At the start of the session, Ms. Prescod conducted a poll – only 54 per cent of the audience said they would get the vaccine if offered it, while others were opposed or unsure.

During the meeting, Ms. McIntosh shared questions from the community with the speakers. In the weeks since the vaccine’s approval, some conspiracy theories had become so prevalent and anxiety-inducing, she had to immediately delete them when such messages appeared on her phone.

“The vaccine[s] ... have a microchip that are being put into people’s arms to keep track of them,” she recounted, relaying a common concern as her voice trembled with nerves. “And the other one is [that] both vaccines are here to kill people of colour in low-income areas.”

Matthieu Kamwa, a senior global health consultant with the World Health Organization, responded by noting similar fears were shared when vaccines for measles and meningitis were introduced in some parts of the world – and those vaccines have since protected millions, he pointed out. Yes, vaccine development often takes years, he said, but the COVID-19 vaccines went through a “high-speed channel” and their efficacy is backed by scientific evidence.

Dr. Kamwa, who is Black, reassured Ms. McIntosh without mocking or dismissing the questions – and offered ideas of how to respond when neighbours asked her about those theories.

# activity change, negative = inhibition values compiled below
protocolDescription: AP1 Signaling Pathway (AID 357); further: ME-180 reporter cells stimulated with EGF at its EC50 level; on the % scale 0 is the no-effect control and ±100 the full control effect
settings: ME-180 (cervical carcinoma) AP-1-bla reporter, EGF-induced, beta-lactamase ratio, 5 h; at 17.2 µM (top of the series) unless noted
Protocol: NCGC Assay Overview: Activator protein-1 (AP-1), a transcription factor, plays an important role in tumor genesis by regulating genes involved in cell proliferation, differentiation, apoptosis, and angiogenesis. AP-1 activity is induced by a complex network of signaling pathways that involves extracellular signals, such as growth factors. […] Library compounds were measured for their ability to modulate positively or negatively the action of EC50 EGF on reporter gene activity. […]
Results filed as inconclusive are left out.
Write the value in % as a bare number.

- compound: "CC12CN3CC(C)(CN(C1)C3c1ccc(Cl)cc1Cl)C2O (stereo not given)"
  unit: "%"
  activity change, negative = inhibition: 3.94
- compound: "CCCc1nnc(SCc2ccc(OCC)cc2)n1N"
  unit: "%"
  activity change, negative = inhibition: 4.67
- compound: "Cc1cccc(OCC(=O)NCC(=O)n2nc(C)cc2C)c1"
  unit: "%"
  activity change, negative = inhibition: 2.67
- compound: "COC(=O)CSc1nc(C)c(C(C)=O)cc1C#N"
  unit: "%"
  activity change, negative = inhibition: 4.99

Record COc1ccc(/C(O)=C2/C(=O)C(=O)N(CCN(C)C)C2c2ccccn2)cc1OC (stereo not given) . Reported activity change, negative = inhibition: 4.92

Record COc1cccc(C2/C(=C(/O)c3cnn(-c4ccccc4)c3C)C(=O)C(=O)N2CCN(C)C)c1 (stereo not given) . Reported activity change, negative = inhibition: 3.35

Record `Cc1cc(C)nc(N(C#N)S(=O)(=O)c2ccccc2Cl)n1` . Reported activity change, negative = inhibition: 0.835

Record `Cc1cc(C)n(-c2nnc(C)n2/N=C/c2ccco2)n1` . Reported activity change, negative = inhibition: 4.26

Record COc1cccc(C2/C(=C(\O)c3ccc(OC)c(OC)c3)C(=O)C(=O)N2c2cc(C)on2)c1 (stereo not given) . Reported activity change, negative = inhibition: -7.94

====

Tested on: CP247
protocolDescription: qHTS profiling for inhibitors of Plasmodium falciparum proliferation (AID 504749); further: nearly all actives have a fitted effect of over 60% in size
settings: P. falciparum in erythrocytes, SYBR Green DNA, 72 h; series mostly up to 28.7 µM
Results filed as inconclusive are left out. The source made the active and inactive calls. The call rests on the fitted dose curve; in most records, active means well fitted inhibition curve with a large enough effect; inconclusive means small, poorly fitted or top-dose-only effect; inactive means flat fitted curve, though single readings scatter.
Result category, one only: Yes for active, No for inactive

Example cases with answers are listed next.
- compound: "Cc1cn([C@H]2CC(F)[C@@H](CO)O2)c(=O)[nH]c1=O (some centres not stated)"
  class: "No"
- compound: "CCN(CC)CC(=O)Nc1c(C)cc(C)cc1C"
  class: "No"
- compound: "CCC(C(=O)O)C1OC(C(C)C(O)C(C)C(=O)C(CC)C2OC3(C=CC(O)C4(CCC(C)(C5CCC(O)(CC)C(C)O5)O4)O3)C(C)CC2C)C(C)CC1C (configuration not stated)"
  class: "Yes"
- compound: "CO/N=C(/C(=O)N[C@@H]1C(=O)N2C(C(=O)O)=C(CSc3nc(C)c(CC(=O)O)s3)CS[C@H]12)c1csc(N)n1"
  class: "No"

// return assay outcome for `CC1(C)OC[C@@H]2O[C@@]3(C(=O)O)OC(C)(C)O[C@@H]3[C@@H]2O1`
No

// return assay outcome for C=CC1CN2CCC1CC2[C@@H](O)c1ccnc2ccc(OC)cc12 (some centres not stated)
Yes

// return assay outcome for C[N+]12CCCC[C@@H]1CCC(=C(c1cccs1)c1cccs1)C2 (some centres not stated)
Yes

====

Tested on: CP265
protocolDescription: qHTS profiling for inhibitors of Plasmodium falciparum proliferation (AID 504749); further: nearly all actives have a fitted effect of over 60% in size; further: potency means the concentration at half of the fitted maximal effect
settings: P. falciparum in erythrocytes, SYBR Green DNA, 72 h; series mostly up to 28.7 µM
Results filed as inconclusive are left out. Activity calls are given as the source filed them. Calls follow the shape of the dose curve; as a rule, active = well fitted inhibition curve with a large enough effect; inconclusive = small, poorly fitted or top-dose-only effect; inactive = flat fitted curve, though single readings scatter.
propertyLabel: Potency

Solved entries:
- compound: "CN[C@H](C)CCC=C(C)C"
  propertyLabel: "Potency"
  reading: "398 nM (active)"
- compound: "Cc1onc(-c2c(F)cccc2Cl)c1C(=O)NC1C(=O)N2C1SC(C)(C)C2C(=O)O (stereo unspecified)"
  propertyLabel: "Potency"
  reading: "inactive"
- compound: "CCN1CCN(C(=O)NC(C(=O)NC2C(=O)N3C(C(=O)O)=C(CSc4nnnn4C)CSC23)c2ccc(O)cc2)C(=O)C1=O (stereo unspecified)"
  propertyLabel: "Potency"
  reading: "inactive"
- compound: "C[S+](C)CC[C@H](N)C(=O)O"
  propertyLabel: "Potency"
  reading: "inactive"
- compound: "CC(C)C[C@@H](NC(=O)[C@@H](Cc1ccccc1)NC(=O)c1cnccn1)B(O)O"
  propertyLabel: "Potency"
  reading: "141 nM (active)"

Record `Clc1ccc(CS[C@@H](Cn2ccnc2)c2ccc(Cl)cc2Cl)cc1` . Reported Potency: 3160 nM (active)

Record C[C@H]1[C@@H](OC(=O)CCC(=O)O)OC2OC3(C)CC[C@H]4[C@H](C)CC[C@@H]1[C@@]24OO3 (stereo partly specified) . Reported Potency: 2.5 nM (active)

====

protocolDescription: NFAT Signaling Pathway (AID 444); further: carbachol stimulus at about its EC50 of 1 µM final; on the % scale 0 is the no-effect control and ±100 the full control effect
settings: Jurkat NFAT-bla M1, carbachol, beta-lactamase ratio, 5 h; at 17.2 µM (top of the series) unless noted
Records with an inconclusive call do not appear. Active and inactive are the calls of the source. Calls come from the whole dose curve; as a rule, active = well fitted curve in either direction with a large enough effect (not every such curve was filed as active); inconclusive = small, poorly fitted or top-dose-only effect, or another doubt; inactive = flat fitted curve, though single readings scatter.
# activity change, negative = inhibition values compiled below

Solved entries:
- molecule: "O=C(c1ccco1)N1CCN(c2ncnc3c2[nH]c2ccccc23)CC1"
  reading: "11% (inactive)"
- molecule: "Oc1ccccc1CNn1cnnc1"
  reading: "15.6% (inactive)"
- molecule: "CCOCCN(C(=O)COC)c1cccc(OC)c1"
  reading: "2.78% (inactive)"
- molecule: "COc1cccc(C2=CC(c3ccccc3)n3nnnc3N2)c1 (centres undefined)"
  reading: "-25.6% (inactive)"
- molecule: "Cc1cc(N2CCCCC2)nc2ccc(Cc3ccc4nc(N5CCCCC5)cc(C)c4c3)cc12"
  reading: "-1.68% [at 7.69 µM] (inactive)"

“It is not obvious to everyone that the vaccine is the right choice, and to assume that it is and then treat them as somehow stupid or misinformed when they suggest otherwise is not going to create any kind of connection with that person. And it’s certainly not going to convince them,” says Maya Goldenberg, associate professor of philosophy at the University of Guelph and author of the forthcoming book Vaccine Hesitancy: Public Trust, Expertise, and the War on Science.

After the information session, Ms. McIntosh thought about a beloved neighbour who had recently died from COVID-19. She thought about how her young children would not be vaccinated for a while, if at all; and that her mother, who suffers from asthma and heart issues, might not survive if she got COVID-19. Her fear of not being vaccinated now outweighed her fear of being vaccinated.

On Saturday, she and nine other community ambassadors and 25 staff at BCCHC received their first doses of the vaccine.

Ms. McIntosh already has her script ready for when she begins her campaign to get her neighbours vaccinated in the coming weeks. As always, she will be honest with them, admitting that she’s still nervous about any potential long-term side effects of the vaccine. But she will also say, “Look at me – I got it and I’m standing in front of you.”

Canada's chief public health officer, Dr. Theresa Tam, says results from COVID-19 vaccinations so far are encouraging enough that she thinks the need for massive lockdowns could be over before the end of the summer. But Tam says some of the more personal measures, like wearing masks and limiting close contact outside our households, may be with us longer.